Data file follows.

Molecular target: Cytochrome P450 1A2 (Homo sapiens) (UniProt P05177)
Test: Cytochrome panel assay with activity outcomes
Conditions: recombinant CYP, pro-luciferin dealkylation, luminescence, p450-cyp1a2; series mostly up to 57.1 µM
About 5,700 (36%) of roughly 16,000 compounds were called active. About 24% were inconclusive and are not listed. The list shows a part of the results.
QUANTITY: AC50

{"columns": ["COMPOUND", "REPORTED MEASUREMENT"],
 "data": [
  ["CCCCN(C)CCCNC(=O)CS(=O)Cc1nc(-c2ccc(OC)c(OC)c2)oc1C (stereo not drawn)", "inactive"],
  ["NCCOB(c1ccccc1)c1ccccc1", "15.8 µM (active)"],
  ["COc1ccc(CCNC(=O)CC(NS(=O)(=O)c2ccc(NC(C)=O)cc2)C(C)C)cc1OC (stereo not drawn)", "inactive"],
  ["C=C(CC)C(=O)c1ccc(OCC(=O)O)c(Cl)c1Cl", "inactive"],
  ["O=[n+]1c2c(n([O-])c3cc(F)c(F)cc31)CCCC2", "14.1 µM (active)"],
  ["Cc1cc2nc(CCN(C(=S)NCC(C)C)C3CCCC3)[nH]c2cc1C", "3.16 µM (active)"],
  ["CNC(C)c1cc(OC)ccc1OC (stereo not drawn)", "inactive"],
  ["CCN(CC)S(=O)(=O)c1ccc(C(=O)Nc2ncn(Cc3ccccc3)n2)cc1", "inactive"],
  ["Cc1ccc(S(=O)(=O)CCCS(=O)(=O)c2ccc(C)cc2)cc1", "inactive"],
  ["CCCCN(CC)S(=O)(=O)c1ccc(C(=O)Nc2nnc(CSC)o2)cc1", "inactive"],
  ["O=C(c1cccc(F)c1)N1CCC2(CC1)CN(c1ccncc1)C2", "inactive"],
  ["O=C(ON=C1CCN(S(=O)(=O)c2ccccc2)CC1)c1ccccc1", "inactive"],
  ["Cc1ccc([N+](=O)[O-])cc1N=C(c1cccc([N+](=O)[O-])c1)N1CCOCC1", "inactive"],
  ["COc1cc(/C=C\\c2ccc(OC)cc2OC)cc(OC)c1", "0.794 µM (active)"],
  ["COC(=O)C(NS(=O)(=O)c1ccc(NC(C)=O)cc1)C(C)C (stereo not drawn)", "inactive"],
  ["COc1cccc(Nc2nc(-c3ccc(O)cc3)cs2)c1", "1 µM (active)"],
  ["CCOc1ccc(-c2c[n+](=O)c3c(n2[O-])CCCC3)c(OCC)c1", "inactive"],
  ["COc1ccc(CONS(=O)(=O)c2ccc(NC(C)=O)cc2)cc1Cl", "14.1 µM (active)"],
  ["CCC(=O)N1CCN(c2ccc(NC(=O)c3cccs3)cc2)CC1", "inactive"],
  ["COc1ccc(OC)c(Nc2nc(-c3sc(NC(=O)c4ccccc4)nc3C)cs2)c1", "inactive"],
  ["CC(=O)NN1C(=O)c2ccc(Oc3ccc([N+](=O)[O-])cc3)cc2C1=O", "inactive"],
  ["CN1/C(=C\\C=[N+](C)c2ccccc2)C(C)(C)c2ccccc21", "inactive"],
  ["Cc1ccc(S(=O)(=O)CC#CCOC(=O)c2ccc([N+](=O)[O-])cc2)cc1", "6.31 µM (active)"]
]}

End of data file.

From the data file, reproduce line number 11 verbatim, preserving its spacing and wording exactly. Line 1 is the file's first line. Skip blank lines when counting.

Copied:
  ["C=C(CC)C(=O)c1ccc(OCC(=O)O)c(Cl)c1Cl", "inactive"],